But again, I understand the fear components that influence us all to close up around the topic and just censor the shit out of our children’s devices. Sex can be exploited and manipulated and spoiled so quickly. Our children can be used for someone else’s lustful gains in a moment’s flash. That fear is real because we have all heard stories from family members and friends, we may have even experienced sexual trauma in our own lives and still suffer from those initial impressions of sex.

So maybe you don’t want your children to be instructed by some system of authoritative instructors. You want to decide as a parent what information your child has about sex, and at what age. Me too. But that means we must actually share it with our children. We can’t run away from the topic. And we can’t just sit around and wait to be asked, either. We must share the information we have about sex with our children, or someone else will.

The information I have about sex I must learn to filter and translate for my children.  And to an extent, I am trying to filter and translate Flora Gill’s tweet. What she stated resonates with me, and many other mothers in particular, that I shared in discussions with. Gill put to words ideas we have been quietly discussing for years but were too afraid to say anything about it. Gill was labeled a “groomer”, a “pedophile”, and a “pedo-supporter” all for daring to ask for something more suitable for our aging and sexually active teens.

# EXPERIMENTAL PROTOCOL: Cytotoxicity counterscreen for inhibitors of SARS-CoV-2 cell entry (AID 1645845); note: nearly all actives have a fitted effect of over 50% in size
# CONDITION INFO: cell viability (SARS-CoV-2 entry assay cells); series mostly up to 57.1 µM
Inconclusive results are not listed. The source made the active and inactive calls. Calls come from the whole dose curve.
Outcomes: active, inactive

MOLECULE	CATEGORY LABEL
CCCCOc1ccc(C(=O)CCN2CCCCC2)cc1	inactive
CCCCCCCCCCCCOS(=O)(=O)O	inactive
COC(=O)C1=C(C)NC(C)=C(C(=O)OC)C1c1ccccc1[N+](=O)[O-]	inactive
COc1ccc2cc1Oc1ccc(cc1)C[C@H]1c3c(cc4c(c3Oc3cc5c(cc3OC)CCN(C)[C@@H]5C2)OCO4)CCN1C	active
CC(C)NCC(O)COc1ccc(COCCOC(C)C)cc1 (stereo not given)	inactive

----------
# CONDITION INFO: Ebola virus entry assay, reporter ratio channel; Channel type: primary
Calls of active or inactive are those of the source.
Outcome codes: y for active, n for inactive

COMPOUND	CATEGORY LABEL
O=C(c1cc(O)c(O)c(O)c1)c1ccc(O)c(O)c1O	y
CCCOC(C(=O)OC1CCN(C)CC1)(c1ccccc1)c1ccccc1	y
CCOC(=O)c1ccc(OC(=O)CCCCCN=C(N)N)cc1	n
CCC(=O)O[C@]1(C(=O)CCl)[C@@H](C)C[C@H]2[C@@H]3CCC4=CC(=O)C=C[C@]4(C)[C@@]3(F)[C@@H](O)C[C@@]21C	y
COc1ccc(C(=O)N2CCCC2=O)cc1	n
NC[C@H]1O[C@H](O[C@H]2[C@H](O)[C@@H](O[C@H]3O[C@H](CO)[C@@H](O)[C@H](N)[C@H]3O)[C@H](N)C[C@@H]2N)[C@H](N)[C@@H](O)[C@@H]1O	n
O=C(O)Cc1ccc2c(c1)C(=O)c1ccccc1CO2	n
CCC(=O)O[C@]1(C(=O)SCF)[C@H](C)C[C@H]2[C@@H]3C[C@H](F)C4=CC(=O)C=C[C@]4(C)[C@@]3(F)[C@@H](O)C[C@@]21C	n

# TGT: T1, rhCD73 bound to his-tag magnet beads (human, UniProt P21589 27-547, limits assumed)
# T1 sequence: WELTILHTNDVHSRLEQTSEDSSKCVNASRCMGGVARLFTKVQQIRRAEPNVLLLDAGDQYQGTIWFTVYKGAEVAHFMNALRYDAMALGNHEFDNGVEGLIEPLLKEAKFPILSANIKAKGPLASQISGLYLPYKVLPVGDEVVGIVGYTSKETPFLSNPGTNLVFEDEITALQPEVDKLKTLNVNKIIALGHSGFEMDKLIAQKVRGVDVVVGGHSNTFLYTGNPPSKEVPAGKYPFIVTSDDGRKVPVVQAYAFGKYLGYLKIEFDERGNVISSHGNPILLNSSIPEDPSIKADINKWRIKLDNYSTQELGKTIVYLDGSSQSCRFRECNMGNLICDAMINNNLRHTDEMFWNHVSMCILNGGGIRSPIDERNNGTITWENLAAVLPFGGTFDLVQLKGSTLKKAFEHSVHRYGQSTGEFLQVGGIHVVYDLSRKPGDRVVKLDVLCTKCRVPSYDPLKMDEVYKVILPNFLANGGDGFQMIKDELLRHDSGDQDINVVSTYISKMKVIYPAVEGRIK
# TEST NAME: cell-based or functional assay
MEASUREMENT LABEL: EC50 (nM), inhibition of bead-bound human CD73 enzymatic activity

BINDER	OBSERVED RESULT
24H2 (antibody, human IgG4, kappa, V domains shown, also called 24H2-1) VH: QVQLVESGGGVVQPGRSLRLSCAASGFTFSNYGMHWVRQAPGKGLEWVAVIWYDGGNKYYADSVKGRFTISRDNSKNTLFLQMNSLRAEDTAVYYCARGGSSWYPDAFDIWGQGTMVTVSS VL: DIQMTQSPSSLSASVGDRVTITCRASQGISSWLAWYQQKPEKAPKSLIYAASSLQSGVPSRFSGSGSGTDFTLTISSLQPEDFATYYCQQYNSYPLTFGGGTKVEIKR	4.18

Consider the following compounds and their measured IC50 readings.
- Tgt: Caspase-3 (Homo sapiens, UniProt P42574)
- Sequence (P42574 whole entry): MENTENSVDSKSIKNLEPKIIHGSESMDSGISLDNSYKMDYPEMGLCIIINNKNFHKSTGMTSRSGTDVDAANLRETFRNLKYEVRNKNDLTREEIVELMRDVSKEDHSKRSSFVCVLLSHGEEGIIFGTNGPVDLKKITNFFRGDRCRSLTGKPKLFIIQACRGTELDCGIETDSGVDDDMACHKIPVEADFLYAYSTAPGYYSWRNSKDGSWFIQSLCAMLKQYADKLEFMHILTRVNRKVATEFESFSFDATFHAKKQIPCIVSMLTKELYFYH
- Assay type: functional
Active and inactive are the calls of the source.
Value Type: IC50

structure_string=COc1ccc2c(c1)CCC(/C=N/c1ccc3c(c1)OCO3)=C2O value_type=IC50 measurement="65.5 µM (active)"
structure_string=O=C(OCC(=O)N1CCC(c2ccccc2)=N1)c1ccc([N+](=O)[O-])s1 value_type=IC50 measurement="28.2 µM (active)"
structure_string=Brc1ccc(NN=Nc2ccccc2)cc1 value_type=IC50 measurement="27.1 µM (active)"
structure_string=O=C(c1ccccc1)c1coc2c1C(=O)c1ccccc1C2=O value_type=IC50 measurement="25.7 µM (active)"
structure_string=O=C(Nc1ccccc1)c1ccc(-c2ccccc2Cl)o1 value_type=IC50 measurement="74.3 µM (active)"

The truth is that we do need a different way to inform our teens about sex. We are in a technologically advancing world, aren’t we? If we can send a big dildo into space, we ought to be able to talk to our children about what a dildo is. We should be pausing to reflect on ways we can filter and translate information to our teens in a way that introduces them to sex in a conscious, erotic, and emotionally intellectual manner. My hope is that once the semantic sensitivities subside, we can have that conversation.

 

 

 

 

 

 

 

About Danielle M Kingstrom